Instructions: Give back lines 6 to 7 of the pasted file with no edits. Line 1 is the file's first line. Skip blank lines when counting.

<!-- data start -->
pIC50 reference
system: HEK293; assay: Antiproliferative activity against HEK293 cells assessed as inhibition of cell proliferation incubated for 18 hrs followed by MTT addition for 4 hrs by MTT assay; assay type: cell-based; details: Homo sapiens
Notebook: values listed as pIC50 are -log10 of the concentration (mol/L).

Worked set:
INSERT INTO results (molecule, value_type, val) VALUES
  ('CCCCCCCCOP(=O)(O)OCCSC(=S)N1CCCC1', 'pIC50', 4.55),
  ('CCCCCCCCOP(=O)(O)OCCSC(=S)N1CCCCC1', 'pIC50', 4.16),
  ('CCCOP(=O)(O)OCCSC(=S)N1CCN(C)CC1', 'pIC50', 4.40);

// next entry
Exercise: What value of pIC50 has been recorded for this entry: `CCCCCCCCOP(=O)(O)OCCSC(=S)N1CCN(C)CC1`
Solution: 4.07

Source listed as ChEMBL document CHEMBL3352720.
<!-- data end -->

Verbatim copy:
  ('CCCCCCCCOP(=O)(O)OCCSC(=S)N1CCCC1', 'pIC50', 4.55),
  ('CCCCCCCCOP(=O)(O)OCCSC(=S)N1CCCCC1', 'pIC50', 4.16),